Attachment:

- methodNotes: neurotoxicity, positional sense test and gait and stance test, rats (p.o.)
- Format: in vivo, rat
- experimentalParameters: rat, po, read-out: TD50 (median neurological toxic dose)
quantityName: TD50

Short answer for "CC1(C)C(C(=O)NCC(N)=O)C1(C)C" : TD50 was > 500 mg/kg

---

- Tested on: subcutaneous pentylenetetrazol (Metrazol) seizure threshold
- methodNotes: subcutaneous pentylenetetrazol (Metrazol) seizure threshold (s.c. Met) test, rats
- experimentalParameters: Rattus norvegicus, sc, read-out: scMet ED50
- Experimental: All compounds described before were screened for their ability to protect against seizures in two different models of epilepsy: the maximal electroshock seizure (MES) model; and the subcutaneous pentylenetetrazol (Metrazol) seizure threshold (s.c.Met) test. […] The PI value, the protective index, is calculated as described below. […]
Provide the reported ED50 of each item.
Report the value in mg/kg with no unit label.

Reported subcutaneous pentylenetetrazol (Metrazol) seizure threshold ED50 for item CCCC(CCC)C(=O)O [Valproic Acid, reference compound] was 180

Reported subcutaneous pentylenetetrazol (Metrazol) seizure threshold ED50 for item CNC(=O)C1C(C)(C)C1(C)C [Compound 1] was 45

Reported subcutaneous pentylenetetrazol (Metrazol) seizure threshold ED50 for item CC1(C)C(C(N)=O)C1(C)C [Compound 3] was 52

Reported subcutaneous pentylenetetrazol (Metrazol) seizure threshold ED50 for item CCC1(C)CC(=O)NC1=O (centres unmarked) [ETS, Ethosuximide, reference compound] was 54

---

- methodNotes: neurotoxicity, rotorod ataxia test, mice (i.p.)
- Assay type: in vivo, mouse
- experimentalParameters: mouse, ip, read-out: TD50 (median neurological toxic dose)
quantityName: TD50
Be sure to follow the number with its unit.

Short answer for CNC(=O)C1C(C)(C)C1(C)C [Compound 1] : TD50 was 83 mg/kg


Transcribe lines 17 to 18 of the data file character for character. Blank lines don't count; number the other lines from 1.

---

- methodNotes: neurotoxicity, rotorod ataxia test, mice (i.p.)